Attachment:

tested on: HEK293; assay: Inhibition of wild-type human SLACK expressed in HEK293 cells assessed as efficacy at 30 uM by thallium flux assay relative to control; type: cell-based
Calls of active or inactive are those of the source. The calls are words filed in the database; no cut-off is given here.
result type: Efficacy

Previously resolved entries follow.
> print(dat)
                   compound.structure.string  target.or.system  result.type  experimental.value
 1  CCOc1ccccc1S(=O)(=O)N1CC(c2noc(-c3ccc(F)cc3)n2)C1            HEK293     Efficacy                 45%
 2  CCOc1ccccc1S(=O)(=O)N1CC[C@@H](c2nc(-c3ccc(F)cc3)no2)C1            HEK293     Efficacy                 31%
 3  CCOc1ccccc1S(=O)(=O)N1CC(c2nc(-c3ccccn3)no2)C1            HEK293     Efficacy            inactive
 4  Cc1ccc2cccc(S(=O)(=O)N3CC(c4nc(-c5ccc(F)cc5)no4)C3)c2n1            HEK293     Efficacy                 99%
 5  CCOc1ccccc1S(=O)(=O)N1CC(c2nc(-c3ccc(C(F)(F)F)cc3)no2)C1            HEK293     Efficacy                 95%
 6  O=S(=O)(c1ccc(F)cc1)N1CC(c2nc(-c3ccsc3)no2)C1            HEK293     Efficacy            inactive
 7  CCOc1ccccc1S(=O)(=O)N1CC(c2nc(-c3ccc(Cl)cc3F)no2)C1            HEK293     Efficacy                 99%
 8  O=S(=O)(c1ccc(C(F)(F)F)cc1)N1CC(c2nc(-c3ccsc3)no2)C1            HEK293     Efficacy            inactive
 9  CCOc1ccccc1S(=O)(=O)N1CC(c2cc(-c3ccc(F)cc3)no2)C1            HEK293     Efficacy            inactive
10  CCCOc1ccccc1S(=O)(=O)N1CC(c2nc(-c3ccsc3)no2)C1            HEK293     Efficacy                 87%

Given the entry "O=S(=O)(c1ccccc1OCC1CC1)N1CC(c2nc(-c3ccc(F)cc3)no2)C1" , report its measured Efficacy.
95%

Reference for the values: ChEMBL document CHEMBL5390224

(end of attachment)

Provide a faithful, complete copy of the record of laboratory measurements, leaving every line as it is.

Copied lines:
tested on: HEK293; assay: Inhibition of wild-type human SLACK expressed in HEK293 cells assessed as efficacy at 30 uM by thallium flux assay relative to control; type: cell-based
Calls of active or inactive are those of the source. The calls are words filed in the database; no cut-off is given here.
result type: Efficacy

Previously resolved entries follow.
> print(dat)
                   compound.structure.string  target.or.system  result.type  experimental.value
 1  CCOc1ccccc1S(=O)(=O)N1CC(c2noc(-c3ccc(F)cc3)n2)C1            HEK293     Efficacy                 45%
 2  CCOc1ccccc1S(=O)(=O)N1CC[C@@H](c2nc(-c3ccc(F)cc3)no2)C1            HEK293     Efficacy                 31%
 3  CCOc1ccccc1S(=O)(=O)N1CC(c2nc(-c3ccccn3)no2)C1            HEK293     Efficacy            inactive
 4  Cc1ccc2cccc(S(=O)(=O)N3CC(c4nc(-c5ccc(F)cc5)no4)C3)c2n1            HEK293     Efficacy                 99%
 5  CCOc1ccccc1S(=O)(=O)N1CC(c2nc(-c3ccc(C(F)(F)F)cc3)no2)C1            HEK293     Efficacy                 95%
 6  O=S(=O)(c1ccc(F)cc1)N1CC(c2nc(-c3ccsc3)no2)C1            HEK293     Efficacy            inactive
 7  CCOc1ccccc1S(=O)(=O)N1CC(c2nc(-c3ccc(Cl)cc3F)no2)C1            HEK293     Efficacy                 99%
 8  O=S(=O)(c1ccc(C(F)(F)F)cc1)N1CC(c2nc(-c3ccsc3)no2)C1            HEK293     Efficacy            inactive
 9  CCOc1ccccc1S(=O)(=O)N1CC(c2cc(-c3ccc(F)cc3)no2)C1            HEK293     Efficacy            inactive
10  CCCOc1ccccc1S(=O)(=O)N1CC(c2nc(-c3ccsc3)no2)C1            HEK293     Efficacy                 87%

Given the entry "O=S(=O)(c1ccccc1OCC1CC1)N1CC(c2nc(-c3ccc(F)cc3)no2)C1" , report its measured Efficacy.
95%

Reference for the values: ChEMBL document CHEMBL5390224